Good spelling, you seem educated.


    I suspect that his English is rather better than your Arabic.

  • rate this

    Comment number 375.

    If a man can produce babies (offspring and heirs) on his own Amen.

    If he can not then he should give women EQUALITY!

    One without the other dooms humanity to failure, but together with gods will, they could the populate universe.

  • rate this

    Comment number 374.

    Re Post 48 by Luther. The last thing that any country wants are Christian Missionaries, have you completely lost your marbles. Christianity has been nresponsible for the most bloody wars throughout the world. most of the distrust in the Middle East goes back to the crusades. Right wing neocon christian countries have managed to competely misinform and brainwash millions, its all about the money.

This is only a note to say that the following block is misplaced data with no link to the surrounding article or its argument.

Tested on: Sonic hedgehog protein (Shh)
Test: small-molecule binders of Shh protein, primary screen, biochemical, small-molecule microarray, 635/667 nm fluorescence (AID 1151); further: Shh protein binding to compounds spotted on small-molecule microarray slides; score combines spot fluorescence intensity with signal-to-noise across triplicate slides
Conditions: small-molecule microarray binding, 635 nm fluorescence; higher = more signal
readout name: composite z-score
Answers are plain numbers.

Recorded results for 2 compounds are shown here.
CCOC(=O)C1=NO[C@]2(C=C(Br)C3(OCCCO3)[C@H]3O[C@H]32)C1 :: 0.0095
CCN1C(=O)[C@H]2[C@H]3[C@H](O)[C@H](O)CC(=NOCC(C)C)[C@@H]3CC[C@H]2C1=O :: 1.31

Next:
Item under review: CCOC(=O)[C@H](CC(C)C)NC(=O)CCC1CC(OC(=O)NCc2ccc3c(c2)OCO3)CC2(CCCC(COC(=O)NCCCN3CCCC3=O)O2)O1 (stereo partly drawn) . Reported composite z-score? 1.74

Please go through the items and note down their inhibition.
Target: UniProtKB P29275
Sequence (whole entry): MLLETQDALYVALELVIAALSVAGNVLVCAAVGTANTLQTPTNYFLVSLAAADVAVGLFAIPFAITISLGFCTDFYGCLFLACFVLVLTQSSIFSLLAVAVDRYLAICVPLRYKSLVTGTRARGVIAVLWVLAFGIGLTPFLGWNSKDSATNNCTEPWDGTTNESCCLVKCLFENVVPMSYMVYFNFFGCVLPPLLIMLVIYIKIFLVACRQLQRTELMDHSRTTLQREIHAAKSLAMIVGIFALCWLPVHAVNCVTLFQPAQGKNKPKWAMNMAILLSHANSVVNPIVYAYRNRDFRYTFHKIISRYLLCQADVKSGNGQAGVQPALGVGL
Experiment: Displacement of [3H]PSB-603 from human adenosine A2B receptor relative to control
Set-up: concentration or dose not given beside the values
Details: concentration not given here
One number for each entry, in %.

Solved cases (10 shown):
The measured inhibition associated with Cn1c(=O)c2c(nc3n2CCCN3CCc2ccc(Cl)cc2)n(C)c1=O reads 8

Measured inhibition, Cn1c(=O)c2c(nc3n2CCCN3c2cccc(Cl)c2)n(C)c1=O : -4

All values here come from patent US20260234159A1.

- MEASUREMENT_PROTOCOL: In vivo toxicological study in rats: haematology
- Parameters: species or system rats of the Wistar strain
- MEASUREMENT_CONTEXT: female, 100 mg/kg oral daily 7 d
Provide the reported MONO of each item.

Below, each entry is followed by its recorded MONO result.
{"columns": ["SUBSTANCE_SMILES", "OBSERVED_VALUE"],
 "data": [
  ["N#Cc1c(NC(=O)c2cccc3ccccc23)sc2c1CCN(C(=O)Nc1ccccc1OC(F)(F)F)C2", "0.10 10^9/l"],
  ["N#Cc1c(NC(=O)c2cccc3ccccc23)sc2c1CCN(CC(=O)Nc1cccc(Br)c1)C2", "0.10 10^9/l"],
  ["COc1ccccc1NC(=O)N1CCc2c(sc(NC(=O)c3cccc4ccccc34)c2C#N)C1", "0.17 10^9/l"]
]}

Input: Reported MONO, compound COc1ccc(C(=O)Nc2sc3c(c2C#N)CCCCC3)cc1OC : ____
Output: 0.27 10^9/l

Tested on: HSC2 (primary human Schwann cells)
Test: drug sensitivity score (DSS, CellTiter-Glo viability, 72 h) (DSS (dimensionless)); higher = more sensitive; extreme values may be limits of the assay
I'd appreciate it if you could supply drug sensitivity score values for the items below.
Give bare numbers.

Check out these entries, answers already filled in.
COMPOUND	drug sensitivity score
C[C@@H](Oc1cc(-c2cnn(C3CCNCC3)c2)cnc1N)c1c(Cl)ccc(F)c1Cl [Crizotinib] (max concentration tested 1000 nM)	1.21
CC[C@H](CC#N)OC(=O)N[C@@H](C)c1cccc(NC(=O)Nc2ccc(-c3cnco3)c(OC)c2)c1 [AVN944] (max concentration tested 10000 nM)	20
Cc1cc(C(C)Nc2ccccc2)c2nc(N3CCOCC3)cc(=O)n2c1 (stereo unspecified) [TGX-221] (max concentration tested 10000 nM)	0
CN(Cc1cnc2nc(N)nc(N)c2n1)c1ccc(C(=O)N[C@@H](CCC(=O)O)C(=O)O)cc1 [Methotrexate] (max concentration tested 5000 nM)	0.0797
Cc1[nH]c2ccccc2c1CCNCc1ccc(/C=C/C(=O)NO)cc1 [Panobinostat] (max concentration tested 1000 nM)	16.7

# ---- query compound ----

• rate this

    Comment number 373.

    A token concession to Western power interests, undeniably...

  • rate this

    Comment number 372.

    Emancipation of Saudi women will take time as the society develops its own pace of change. Provided they do not follow in the steps of the French fundementalists and seculirists they will retain their distinct Muslim identity.

  • rate this

    Comment number 371.

    @363 Tiffany

    My point - you are taking this way too seriously which is leading you to criticize others opinions on HYS and become somewhat upset....although articulately :)